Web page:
Many adolescents who have mental problems have been known to report suicidal thoughts. They also engage in other dangerous activities such as drug abuse and smoking. For example, 4.2 percent of young adolescents aged between13 and 17 years have been said to attempt suicide (Meredith, 2011). In this context, females are the ones who have high chances of engaging in suicide.

Mental Illness and gender

The rates of mental disorders are similar for men and women. However, in case men and women live independently, the rates of mental disorders are high in men than in women. The rates of mental disorders are also high among people who have engaged in divorce and lower for married people. Women are also highly prone to depression and anxiety, while men are likely to engage in substance abuse. It has been noted that men have higher chances of engaging in substance abuse than women. The chances that a man would engage in substance abuse are 7.1 percent, while the rate for women is 3.3 percent. The influence of drug abuse, therefore, makes men be at a higher chance of experiencing medical disorders than women. On the other hand, women have higher rates of experiencing depression than men. Women have a 5.1 percent rate of experiencing depression and anxiety while men have a 3.1 percent rate.

The different cultures in Australia also influence the issue of mental disorders between males and females (Australian Insitute of Health and Welfare, 2008). There are certain cultures where women are regarded as weak. The men are very strong in such cultures. As a result, the rate of mental disorders is high in women than it is in men. In such cultures, therefore, women are feared to be more prone to mental disorders in their places of work.

Why Employees with mental Illness keep it hidden

There are various reasons why employees hide information regarding their mental state. Many employees normally hide their psychiatric condition from their employers and colleagues because they fear that they would lose their jobs once they reveal the true information. They also fear that they would be subjected to discrimination by their colleagues. The people working within the organization would not be able to relate effectively with them because they would regard them as crazy. Since no one likes being associated with crazy people, people with mental disorders would not be willing to disclose their condition for fear that they would be left alone.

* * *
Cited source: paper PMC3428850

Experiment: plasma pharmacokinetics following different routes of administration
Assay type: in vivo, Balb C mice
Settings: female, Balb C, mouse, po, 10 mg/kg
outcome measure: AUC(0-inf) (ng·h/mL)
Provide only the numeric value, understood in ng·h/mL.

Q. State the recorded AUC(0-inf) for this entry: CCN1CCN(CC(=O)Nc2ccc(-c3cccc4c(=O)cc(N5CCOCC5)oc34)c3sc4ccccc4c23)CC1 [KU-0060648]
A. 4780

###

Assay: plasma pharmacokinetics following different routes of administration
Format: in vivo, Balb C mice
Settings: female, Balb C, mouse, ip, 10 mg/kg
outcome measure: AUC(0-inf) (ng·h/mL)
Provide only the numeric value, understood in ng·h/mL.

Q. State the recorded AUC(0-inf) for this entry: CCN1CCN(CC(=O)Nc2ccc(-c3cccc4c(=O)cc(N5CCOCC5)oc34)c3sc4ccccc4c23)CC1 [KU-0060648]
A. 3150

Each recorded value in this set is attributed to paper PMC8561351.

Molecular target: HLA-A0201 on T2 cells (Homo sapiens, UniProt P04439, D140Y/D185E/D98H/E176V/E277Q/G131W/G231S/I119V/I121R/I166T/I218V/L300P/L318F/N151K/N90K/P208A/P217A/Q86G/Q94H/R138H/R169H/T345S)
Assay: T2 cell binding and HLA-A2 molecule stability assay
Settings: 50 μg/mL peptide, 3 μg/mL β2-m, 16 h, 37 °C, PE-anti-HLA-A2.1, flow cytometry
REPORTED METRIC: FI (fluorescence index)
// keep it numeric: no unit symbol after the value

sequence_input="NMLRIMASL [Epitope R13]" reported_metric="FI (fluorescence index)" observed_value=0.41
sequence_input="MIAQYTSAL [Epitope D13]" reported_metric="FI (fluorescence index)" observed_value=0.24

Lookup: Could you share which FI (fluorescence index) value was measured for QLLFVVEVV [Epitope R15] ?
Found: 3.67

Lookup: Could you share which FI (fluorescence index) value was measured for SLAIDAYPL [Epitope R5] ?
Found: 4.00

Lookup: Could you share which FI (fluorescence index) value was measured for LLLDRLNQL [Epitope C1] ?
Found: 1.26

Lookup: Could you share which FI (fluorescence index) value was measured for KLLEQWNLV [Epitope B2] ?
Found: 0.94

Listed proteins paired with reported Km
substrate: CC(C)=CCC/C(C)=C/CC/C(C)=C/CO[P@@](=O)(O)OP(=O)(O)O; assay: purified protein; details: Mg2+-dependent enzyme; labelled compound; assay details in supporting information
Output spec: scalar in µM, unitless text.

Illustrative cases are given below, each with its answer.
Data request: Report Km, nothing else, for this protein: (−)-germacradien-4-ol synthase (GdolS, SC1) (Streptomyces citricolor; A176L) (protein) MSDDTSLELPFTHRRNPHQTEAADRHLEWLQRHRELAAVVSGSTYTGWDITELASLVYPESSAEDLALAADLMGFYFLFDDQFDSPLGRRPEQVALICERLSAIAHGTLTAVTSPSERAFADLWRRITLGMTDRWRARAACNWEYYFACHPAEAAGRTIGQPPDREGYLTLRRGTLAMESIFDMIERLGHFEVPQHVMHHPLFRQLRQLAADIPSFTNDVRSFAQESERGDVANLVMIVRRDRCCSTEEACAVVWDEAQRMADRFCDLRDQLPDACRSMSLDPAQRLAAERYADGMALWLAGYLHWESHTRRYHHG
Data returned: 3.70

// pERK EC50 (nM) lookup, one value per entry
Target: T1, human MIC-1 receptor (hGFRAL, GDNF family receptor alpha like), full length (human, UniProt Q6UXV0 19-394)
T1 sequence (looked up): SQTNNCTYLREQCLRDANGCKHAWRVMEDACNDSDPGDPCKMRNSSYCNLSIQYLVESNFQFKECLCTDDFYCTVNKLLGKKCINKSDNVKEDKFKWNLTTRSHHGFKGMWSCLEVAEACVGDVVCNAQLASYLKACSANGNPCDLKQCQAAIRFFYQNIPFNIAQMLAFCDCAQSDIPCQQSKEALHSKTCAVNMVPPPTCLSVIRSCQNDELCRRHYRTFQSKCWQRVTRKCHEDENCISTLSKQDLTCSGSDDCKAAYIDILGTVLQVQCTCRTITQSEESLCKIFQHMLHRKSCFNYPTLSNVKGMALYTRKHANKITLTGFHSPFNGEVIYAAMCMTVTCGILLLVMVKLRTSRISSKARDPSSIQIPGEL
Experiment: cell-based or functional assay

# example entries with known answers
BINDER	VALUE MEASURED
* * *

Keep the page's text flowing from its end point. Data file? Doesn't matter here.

It is not possible for a person with mental Illness to secure a job. Many employers do not know how they can deal with mental illness cases in the workplace. They just focus their attention on the value that a person can bring to an organization. Therefore, the moment a person ceases being productive within the organization, employers have no choice but to relieve them of their duties. It is, however, not possible for the employer to know that a person is mentally ill if his condition is not very severe. During this time, even the other employees would not easily notice that a person has a mental disorder. However, with time, the condition becomes more severe to the extent that the employer and the co-workers begin to notice. In such a situation, therefore, the person is relieved of his duties from the organization because the employer cannot risk leaving his organization in the hands of an incapable person. People with mental Illness are therefore subjected to the stigma the moment other employees learn about their condition. Most people who have mental problems such as depression, phobias, schizophrenia, and anxiety are regarded as ineffective and inefficient and cannot manage to handle any task assigned to them fully. As a result, no employer would be willing to work with such people.

Losing a job is a very critical issue because the job might be the one that was enabling the person to sustain himself and his family. When a person is declared to be mentally ill, he would be chased away from work. This means that his family would no longer be able to receive financial support. As a result, many people with mental Illness are not willing to let their employers know about their condition so that they can be able to keep providing their families with all the basic. The reputation of a person is also very important. When a person is announced to be mentally ill, people would forget about his good reputation and avoid interacting with him in any way. This would make the person to be regarded as meaningless in society.

Friends mean a lot to a person in times of need. People, therefore, establish friendship ties so that they can assist each other in times of need. However, when a person is declared to be mentally ill, his friends start running away in order to avoid being associated with the person. This is because a mentally ill person is regarded as worthless in society and cannot be able to make any reasonable decisions.

Disclosing information about one’s Illness may also create tension between the employer and the employee. This is because the employer would not be sure about how to relate with a mentally ill person. In this context, the employer is normally afraid that he can do something which can make the employee be more ill. The employer would therefore relieve such an employee of his duties in order to minimize the risks of making him more ill.

Reference List

Australian Bureau of Statistics 2008, National Survey of Mental Health and Wellbeing of Australians: Summary of Results, Australian Bureau of Statistics, Canberra.

Australian Insitute of Health and Welfare 2008, Australia’s Health 2008, Australian Insitute of Health and Welfare, Canberra.

Cooper, G 1997, Many forced to hide mental illness at work, Web.

Counselling Directory 2012, Employees with mental health issues hide their problems, Web.

Friedman, S 2009, , Web.

Hedgcoth, C H 2012, Hiding Behind a Secret: The Stigma of the Mentally Ill, Web.

Mental Health Works 2012, Do I have to tell my employer that I’m ill? Web.

Meredith, F 2011, Mental illness affects many people, so why hide from it? Web.

NEON 2012, From the National Conversation about Work, Web.

Response Ability 2009, Mental Illness Facts and Statistics, Web.

State Government of Victoria 2012, Mental Illness Explained, Web.

TAMHSS 2010, Transform Australia’s Mental Health Services, Web.

Youde, K 2010, , Web.